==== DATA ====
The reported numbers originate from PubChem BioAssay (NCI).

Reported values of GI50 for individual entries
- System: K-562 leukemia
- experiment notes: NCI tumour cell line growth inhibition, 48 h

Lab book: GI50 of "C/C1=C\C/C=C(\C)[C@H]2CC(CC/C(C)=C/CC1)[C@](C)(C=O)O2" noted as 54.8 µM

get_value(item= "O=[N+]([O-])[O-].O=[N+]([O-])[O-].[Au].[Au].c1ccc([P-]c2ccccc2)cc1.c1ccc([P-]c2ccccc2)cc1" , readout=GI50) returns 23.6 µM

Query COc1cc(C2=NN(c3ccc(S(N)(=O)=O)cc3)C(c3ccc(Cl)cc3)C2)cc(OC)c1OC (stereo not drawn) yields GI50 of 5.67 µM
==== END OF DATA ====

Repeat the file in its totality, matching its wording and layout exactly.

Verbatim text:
The reported numbers originate from PubChem BioAssay (NCI).

Reported values of GI50 for individual entries
- System: K-562 leukemia
- experiment notes: NCI tumour cell line growth inhibition, 48 h

Lab book: GI50 of "C/C1=C\C/C=C(\C)[C@H]2CC(CC/C(C)=C/CC1)[C@](C)(C=O)O2" noted as 54.8 µM

get_value(item= "O=[N+]([O-])[O-].O=[N+]([O-])[O-].[Au].[Au].c1ccc([P-]c2ccccc2)cc1.c1ccc([P-]c2ccccc2)cc1" , readout=GI50) returns 23.6 µM

Query COc1cc(C2=NN(c3ccc(S(N)(=O)=O)cc3)C(c3ccc(Cl)cc3)C2)cc(OC)c1OC (stereo not drawn) yields GI50 of 5.67 µM